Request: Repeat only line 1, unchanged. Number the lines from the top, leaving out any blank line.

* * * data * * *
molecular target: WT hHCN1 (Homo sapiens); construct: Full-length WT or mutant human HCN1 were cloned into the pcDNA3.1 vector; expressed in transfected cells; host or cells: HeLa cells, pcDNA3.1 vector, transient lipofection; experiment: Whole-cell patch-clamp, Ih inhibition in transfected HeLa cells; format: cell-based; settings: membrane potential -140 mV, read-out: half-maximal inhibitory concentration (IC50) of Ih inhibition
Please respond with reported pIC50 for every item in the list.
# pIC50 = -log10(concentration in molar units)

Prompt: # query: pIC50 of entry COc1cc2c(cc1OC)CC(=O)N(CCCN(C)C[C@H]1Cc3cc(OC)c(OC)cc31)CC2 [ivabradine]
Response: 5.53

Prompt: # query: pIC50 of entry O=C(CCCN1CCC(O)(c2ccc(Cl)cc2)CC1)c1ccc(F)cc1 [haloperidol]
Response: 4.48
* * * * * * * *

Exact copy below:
molecular target: WT hHCN1 (Homo sapiens); construct: Full-length WT or mutant human HCN1 were cloned into the pcDNA3.1 vector; expressed in transfected cells; host or cells: HeLa cells, pcDNA3.1 vector, transient lipofection; experiment: Whole-cell patch-clamp, Ih inhibition in transfected HeLa cells; format: cell-based; settings: membrane potential -140 mV, read-out: half-maximal inhibitory concentration (IC50) of Ih inhibition